Part of the back-to-school fun is buying school supplies - a pristine box of crayons, unsullied note pads, colorful pens, a backpack with intriguing pouches.
Some schools send a supply list home at the end of the school year; others, such as most Toledo Public Schools, send lists home the first half-day of school or for older students, at orientation, or when they come in to pick up their schedules.
Many schools post supply lists on their Web sites. And increasingly, stores that stock school and office supplies have copies of school lists on their bulletin boards.
At the very least, pupils of all grades should arrive on the first day with pencil, (pens by fifth or sixth grade), paper, and backpack. They're likely to need a box or pencil case. They need to pay attention to what else the teacher tells them to bring and to do.
Gretchen Bueter is principal of the popular Grove Patterson Academy in West Toledo, which has 345 students in kindergarten through eighth grades. Parents who can t find the supply lists teachers sent home in June can pick up a copy at the school or request a faxed copy, said Ms. Bueter.
Most teachers ask for a couple of boxes of tissues. Some want re-sealable plastic bags, hand sanitizers, and wet wipes. Some request a clean, old sock for the dry-erase board, a T-shirt for physical education, and an oversized shirt for art projects.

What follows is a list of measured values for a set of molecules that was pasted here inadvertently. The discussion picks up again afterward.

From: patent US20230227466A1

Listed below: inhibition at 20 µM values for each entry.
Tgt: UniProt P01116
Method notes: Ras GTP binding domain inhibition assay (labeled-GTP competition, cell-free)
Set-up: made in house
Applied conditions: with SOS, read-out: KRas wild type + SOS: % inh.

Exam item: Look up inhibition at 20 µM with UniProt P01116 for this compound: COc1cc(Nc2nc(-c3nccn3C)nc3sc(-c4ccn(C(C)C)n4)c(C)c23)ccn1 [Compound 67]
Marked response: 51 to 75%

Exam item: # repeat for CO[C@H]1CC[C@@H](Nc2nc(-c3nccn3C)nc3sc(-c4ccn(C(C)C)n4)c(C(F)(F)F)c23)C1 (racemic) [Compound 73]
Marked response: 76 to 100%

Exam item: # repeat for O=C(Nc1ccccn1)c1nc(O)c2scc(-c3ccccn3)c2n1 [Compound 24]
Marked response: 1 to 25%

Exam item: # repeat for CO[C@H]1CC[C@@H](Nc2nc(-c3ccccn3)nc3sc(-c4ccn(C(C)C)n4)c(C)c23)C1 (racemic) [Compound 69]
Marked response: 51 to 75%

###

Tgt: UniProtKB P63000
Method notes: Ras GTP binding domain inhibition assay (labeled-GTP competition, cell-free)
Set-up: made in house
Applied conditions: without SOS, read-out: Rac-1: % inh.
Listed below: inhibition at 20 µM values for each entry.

On the list for Holloway Elementary School fourth-graders in Springfield Local Schools are two boxes of colored pencils for drawing maps and a ruler with both standard and metric measurements.
First-graders are asked to bring 12 different items in various quantities, including 24 No. 2 pencils, 8 glue sticks, 8 pocket folders of specific colors, 2 large boxes of tissues, and Fiskars scissors.
In the same district but at Holland Elementary School, supplies for first graders include 5 No. 2 pencils (already sharpened), and 1 pocket folder, with requests to have all materials out of packages and marked with a student s name, and to replace supplies as needed.
Luggage-like backpacks on wheels, which may get heavy loads off a child s back, are problematic to handle, easy to trip over, and not permitted in some schools.
Toledo Public Schools, with more than 35,000 students in 63 buildings, has pared-down lists because many students come from poor families, said Robert Clark, assistant superintendent for elementary schools.
We try to provide most of what a child needs, said Mr. Clark, adding that teachers of particular subjects might have requests, such as a special notebook for journal-keeping or graph paper or a scientific calculator for math.
Donations of supplies, which come from churches and organizations, are a help, added Jane Bruss, executive director of communications for the city s schools.
On the flip side, there are things parents should make sure their children do not take to school music players, electronic games, cell phones, medicine (including aspirin) that isn t turned into the school nurse, and cigarettes, said Cecelia Adams, assistant superintendent of the city s middle schools. Such items are not only disruptive, they re often stolen or broken, she said.
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